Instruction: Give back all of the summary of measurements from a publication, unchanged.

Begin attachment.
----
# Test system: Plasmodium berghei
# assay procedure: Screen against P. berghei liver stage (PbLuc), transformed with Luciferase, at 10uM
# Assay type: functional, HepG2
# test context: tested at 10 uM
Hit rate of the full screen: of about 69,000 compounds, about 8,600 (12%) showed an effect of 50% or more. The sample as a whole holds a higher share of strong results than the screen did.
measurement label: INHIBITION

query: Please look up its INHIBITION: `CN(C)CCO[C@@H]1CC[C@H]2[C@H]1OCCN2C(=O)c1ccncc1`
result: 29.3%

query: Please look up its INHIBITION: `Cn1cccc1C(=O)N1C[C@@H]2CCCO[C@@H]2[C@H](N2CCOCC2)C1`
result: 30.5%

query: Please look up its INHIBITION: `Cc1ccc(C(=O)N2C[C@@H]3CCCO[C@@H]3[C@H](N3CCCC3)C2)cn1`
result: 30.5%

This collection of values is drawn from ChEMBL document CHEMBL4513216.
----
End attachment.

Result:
# Test system: Plasmodium berghei
# assay procedure: Screen against P. berghei liver stage (PbLuc), transformed with Luciferase, at 10uM
# Assay type: functional, HepG2
# test context: tested at 10 uM
Hit rate of the full screen: of about 69,000 compounds, about 8,600 (12%) showed an effect of 50% or more. The sample as a whole holds a higher share of strong results than the screen did.
measurement label: INHIBITION

query: Please look up its INHIBITION: `CN(C)CCO[C@@H]1CC[C@H]2[C@H]1OCCN2C(=O)c1ccncc1`
result: 29.3%

query: Please look up its INHIBITION: `Cn1cccc1C(=O)N1C[C@@H]2CCCO[C@@H]2[C@H](N2CCOCC2)C1`
result: 30.5%

query: Please look up its INHIBITION: `Cc1ccc(C(=O)N2C[C@@H]3CCCO[C@@H]3[C@H](N3CCCC3)C2)cn1`
result: 30.5%

This collection of values is drawn from ChEMBL document CHEMBL4513216.